Bitcoin Node Taproot Adoption Lags at 27%

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  • Adoption of Taproot by Bitcoin node operators stands at 27%
  • Taproot was integrated over three weeks ago but Bitcoin node operators have failed to update their clients
  • Segwit adoption was equally slow

The adoption rate of Taproot among Bitcoin node operators stands at a measly 27% almost a month after the protocol was released. The laissez-faire approach should not be a surprise given how slowly other protocol changes have been adopted, but it has resulted in requests from some in the Bitcoin community for node operators to upgrade their clients and help embed the new protocol.

Bitcoin Node Operators Taking Their Time in Upgrading

Taproot is an upgrade to the Bitcoin protocol that allows for increased transactional privacy and flexibility, and was unanimously voted in earlier this year, more than three years after its initial proposal. Taproot support was locked in on June 12, but it seems that Bitcoin node operators aren’t as bothered as developers, with over two thirds yet to update their software to include the Taproot update.

Unlike Bitcoin miners, node operators are regular people who have downloaded the Bitcoin blockchain and run it in the background helping to confirm transactions. Estimates on the number of Bitcoin nodes varies depending on your metrics, but there are known to be some 11,000 “listening” nodes and around 100,000 full nodes. However, part of running a Bitcoin node means keeping it updated to avoid any potential security issues, but this, it seems, is what the majority are not doing.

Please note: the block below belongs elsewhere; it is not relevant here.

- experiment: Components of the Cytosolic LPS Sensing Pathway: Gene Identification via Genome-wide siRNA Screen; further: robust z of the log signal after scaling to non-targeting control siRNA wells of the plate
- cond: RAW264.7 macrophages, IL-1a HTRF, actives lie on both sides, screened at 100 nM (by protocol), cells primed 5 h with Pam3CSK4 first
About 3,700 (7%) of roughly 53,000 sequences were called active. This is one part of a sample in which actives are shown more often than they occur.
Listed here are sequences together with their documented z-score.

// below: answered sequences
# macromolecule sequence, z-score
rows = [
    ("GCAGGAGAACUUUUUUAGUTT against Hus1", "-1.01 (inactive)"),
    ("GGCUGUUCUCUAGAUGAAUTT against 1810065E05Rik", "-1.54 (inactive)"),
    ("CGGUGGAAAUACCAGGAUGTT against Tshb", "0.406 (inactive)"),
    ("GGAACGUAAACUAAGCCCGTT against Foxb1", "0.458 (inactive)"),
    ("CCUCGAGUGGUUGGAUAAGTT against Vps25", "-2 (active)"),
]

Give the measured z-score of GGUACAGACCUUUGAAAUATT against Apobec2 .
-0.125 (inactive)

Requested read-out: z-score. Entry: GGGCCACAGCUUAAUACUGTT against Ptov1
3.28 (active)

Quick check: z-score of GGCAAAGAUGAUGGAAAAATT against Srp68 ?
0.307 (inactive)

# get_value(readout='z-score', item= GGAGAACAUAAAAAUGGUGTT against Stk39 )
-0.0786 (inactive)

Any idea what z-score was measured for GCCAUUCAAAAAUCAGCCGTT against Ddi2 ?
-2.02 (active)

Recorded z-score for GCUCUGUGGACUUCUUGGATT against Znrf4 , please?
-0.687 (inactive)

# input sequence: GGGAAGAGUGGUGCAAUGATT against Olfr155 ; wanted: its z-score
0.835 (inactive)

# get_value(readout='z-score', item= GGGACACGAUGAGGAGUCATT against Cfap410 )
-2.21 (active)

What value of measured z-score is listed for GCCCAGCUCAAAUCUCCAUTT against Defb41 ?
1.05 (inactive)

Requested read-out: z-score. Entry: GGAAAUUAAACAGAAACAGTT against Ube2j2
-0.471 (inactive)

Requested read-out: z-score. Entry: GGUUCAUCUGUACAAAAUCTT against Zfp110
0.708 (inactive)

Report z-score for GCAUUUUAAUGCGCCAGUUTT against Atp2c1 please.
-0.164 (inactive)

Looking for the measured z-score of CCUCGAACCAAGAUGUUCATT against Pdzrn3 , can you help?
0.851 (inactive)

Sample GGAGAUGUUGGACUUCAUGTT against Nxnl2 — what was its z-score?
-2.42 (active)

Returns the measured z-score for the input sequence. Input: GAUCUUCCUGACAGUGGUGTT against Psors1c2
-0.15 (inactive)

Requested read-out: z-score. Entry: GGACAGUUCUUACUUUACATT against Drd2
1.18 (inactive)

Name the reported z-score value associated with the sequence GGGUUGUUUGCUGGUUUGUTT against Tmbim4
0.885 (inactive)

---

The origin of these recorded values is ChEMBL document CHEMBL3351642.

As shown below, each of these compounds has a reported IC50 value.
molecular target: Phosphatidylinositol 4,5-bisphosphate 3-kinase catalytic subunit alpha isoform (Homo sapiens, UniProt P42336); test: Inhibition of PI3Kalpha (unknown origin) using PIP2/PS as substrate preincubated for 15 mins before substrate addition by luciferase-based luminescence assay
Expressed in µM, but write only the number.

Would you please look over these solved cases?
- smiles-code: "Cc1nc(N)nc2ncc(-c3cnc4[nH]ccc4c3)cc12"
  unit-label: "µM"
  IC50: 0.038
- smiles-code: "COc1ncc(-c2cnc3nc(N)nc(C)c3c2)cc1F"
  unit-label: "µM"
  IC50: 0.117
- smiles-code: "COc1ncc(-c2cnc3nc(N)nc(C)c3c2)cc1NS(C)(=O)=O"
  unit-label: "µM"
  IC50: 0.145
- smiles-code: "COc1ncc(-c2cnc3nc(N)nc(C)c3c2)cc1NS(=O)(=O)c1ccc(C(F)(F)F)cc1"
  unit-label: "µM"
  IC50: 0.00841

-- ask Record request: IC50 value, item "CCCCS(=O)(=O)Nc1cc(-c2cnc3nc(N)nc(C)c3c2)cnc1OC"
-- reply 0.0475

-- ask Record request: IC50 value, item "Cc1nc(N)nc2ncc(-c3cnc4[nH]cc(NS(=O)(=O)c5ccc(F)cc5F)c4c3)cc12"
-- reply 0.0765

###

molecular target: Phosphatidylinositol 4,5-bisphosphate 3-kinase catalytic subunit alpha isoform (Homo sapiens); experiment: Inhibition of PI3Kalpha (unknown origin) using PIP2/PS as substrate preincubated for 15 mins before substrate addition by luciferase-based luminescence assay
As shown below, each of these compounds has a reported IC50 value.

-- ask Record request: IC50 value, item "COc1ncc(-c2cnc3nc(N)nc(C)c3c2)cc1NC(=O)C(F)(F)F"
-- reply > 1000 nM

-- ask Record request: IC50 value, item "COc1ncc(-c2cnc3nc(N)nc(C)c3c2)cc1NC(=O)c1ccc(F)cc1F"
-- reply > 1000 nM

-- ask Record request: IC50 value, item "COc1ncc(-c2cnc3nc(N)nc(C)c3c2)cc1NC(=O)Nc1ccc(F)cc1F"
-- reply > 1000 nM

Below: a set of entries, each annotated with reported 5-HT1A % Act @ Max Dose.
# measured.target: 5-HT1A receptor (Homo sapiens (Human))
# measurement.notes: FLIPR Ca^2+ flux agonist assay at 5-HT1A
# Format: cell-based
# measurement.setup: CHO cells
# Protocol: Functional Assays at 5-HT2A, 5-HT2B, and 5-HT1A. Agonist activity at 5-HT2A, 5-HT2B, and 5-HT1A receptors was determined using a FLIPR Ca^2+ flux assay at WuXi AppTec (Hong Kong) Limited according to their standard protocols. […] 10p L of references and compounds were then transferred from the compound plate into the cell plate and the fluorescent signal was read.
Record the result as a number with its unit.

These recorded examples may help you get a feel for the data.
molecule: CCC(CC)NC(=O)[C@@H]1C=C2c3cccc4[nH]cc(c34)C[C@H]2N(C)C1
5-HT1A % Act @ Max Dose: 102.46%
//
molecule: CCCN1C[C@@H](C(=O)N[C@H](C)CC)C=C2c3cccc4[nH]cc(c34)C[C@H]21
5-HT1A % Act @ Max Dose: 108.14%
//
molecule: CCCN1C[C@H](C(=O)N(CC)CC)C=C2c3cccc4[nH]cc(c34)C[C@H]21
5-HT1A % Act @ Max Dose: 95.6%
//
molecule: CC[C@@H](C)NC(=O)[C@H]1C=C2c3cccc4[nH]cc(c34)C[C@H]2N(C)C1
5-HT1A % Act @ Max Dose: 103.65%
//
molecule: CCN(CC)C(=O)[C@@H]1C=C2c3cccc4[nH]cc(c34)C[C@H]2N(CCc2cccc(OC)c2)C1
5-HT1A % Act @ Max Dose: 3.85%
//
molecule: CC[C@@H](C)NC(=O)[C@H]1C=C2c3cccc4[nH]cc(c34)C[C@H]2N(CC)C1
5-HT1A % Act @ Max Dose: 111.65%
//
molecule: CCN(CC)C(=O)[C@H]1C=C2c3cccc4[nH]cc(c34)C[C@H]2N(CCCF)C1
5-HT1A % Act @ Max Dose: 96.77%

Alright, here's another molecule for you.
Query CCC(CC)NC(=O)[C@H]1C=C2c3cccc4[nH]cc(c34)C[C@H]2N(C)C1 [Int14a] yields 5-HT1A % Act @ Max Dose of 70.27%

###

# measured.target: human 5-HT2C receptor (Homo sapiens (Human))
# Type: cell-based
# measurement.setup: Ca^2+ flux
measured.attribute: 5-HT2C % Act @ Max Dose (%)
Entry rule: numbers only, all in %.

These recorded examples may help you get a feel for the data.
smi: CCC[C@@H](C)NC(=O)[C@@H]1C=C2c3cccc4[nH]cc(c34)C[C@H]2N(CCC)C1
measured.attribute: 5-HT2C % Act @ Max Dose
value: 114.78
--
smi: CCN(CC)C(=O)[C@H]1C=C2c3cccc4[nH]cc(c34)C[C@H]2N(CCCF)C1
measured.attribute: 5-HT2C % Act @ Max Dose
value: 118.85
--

Segwit Experience Highlights Nature of Soft Forks

Bitcoin Taproot is a soft fork, meaning that upgrading is optional, hence the low uptake. Nevertheless, messages have appeared on Bitcoin forums urging Bitcoin node operators to do their “duty” and upgrade their software.

If history is any guide then uptake could take some time. Segwit was introduced in August 2017 but didn’t breach 50% until earlier this year, illustrating just how long it takes Bitcoin node operators to upgrade their software en masse.